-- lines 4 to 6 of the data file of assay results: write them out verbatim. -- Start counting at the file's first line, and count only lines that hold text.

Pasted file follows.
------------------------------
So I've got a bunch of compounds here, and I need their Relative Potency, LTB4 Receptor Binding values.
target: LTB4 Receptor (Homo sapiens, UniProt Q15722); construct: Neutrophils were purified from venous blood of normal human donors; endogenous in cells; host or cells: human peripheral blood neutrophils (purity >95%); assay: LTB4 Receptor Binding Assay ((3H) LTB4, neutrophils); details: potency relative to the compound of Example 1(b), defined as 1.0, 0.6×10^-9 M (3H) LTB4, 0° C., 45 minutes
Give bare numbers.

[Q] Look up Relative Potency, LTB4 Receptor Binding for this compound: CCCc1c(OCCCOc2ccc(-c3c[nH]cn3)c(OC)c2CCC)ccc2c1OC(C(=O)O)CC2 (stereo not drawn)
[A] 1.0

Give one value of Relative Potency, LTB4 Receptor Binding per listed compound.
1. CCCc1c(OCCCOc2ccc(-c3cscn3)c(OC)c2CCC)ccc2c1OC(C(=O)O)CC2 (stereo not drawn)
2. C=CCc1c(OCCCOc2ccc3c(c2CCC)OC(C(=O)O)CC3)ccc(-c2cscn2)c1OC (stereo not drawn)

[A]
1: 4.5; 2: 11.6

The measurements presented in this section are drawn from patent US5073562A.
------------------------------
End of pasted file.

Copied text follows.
[Q] Look up Relative Potency, LTB4 Receptor Binding for this compound: CCCc1c(OCCCOc2ccc(-c3c[nH]cn3)c(OC)c2CCC)ccc2c1OC(C(=O)O)CC2 (stereo not drawn)
[A] 1.0

Give one value of Relative Potency, LTB4 Receptor Binding per listed compound.